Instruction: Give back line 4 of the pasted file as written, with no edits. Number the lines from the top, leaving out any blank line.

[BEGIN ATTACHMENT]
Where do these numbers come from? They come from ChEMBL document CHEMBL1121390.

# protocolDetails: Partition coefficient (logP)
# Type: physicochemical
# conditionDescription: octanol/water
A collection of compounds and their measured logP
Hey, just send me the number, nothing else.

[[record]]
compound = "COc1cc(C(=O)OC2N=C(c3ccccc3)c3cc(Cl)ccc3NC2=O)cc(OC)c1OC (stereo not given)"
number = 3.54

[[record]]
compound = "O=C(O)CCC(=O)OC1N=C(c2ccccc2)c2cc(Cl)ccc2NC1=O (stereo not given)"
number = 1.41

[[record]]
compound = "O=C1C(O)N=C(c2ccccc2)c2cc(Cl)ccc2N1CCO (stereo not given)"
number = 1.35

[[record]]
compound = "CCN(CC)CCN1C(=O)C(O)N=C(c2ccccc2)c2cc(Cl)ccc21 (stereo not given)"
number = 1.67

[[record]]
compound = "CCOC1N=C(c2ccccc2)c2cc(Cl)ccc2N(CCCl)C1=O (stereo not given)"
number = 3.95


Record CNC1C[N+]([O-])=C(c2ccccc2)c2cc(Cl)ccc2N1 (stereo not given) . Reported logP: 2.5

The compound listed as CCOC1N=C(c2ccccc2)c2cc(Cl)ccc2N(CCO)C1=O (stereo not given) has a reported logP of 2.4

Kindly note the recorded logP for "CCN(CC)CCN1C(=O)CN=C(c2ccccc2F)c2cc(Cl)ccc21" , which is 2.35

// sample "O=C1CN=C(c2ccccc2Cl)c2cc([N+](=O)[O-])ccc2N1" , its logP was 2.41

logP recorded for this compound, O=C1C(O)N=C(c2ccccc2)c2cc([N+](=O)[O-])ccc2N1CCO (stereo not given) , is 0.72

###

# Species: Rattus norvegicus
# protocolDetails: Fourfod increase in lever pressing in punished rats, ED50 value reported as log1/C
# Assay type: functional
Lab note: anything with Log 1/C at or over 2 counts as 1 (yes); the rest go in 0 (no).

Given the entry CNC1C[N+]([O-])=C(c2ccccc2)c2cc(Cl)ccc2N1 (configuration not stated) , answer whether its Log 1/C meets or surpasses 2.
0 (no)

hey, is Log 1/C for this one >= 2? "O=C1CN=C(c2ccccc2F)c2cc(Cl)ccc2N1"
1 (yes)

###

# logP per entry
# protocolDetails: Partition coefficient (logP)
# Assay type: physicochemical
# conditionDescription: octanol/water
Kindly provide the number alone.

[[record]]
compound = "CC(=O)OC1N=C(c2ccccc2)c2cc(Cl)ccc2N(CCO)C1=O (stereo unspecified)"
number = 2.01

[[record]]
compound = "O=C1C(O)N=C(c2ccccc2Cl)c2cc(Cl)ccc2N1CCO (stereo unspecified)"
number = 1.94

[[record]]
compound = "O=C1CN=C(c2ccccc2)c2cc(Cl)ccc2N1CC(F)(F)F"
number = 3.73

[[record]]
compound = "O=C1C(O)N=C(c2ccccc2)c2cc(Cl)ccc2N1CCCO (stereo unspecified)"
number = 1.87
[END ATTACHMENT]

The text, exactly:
# conditionDescription: octanol/water